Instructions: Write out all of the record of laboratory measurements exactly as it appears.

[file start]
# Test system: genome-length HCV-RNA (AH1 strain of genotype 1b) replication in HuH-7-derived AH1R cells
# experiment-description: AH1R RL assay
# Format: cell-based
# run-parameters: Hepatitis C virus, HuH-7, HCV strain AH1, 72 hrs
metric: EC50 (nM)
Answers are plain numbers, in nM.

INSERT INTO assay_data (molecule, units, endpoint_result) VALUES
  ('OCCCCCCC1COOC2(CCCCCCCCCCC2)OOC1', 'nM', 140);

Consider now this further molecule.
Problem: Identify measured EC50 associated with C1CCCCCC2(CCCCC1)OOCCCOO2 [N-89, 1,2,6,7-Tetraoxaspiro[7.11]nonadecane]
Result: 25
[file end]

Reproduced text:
# Test system: genome-length HCV-RNA (AH1 strain of genotype 1b) replication in HuH-7-derived AH1R cells
# experiment-description: AH1R RL assay
# Format: cell-based
# run-parameters: Hepatitis C virus, HuH-7, HCV strain AH1, 72 hrs
metric: EC50 (nM)
Answers are plain numbers, in nM.

INSERT INTO assay_data (molecule, units, endpoint_result) VALUES
  ('OCCCCCCC1COOC2(CCCCCCCCCCC2)OOC1', 'nM', 140);

Consider now this further molecule.
Problem: Identify measured EC50 associated with C1CCCCCC2(CCCCC1)OOCCCOO2 [N-89, 1,2,6,7-Tetraoxaspiro[7.11]nonadecane]
Result: 25